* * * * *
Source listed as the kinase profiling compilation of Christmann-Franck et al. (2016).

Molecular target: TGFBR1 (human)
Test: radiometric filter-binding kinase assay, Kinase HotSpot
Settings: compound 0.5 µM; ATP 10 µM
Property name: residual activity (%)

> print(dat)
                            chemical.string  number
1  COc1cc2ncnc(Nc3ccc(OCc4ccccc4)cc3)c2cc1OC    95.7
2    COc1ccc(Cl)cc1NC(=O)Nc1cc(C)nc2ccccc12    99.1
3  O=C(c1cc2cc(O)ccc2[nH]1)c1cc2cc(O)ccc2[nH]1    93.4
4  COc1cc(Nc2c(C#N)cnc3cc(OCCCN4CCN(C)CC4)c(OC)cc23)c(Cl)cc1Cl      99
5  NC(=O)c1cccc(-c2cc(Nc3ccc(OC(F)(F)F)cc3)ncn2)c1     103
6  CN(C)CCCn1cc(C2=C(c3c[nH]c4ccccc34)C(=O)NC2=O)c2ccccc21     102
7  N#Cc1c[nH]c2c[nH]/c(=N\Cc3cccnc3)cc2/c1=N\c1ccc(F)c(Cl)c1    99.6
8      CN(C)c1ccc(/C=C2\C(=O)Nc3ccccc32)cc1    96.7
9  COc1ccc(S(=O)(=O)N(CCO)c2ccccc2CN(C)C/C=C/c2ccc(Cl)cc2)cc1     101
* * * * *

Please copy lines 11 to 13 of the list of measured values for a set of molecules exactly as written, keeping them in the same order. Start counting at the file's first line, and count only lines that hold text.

4  COc1cc(Nc2c(C#N)cnc3cc(OCCCN4CCN(C)CC4)c(OC)cc23)c(Cl)cc1Cl      99
5  NC(=O)c1cccc(-c2cc(Nc3ccc(OC(F)(F)F)cc3)ncn2)c1     103
6  CN(C)CCCn1cc(C2=C(c3c[nH]c4ccccc34)C(=O)NC2=O)c2ccccc21     102